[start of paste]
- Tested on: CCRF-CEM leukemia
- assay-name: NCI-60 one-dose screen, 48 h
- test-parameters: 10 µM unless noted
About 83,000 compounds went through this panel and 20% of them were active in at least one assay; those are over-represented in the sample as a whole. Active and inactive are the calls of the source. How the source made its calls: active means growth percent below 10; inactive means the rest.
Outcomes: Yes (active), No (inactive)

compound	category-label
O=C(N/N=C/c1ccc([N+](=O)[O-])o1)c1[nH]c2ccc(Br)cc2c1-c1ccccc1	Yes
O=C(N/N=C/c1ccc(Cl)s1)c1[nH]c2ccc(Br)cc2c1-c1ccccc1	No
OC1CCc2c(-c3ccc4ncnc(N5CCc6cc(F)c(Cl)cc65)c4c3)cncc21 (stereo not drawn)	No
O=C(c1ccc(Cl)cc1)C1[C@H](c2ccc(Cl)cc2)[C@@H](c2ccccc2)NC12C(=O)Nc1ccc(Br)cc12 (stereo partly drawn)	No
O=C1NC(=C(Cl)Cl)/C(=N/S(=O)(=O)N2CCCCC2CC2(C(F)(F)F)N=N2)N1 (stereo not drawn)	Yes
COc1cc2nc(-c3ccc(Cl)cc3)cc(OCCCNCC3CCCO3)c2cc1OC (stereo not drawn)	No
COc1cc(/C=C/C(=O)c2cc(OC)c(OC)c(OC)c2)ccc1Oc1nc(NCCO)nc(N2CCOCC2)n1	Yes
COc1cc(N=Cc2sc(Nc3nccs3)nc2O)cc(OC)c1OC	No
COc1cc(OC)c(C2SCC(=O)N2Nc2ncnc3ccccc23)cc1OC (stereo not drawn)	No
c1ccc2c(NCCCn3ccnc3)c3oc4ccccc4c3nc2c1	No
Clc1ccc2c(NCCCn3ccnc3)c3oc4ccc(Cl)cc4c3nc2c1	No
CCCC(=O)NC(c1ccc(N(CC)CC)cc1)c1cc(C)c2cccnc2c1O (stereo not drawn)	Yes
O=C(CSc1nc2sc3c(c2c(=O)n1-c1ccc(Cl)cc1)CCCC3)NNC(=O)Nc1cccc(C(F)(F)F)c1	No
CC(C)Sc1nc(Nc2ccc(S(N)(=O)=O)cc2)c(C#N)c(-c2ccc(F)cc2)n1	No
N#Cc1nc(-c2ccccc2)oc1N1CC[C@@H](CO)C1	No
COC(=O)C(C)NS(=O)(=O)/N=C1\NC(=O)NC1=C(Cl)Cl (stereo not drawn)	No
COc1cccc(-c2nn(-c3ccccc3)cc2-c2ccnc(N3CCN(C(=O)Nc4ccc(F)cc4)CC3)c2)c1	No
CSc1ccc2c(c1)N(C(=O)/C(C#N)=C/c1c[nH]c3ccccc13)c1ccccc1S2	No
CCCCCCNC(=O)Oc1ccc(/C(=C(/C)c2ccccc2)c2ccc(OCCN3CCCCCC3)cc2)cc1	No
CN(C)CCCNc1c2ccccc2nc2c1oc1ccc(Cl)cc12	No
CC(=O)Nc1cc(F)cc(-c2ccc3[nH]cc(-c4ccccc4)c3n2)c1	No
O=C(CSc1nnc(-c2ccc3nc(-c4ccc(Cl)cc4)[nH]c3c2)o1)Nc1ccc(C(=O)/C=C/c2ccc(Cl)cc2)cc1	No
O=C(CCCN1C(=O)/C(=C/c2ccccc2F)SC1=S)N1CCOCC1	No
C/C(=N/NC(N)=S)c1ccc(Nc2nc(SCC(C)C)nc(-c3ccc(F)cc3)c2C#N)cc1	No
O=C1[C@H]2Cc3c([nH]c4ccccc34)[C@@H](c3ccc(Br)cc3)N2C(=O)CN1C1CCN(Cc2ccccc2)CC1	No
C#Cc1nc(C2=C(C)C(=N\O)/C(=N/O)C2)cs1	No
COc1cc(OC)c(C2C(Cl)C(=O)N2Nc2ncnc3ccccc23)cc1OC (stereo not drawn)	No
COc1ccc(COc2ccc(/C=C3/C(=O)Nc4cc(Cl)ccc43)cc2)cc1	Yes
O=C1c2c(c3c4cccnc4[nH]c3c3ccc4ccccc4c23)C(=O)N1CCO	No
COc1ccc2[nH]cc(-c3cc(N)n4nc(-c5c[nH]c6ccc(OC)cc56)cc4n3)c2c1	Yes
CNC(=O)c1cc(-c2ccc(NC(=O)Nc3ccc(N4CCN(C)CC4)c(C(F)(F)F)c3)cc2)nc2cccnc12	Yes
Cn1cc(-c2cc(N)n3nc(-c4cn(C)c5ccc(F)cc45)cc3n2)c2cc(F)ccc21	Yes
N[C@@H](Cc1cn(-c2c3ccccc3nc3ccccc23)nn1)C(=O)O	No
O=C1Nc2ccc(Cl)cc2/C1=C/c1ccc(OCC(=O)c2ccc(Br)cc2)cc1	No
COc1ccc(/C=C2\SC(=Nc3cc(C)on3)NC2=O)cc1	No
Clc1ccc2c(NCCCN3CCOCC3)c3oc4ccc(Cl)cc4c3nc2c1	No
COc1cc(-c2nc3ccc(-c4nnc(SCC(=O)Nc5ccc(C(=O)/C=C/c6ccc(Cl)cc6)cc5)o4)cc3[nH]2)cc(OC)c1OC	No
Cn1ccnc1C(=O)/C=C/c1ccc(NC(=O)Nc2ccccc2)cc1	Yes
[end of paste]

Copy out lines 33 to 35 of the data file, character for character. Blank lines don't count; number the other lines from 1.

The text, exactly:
COc1cc(OC)c(C2C(Cl)C(=O)N2Nc2ncnc3ccccc23)cc1OC (stereo not drawn)	No
COc1ccc(COc2ccc(/C=C3/C(=O)Nc4cc(Cl)ccc43)cc2)cc1	Yes
O=C1c2c(c3c4cccnc4[nH]c3c3ccc4ccccc4c23)C(=O)N1CCO	No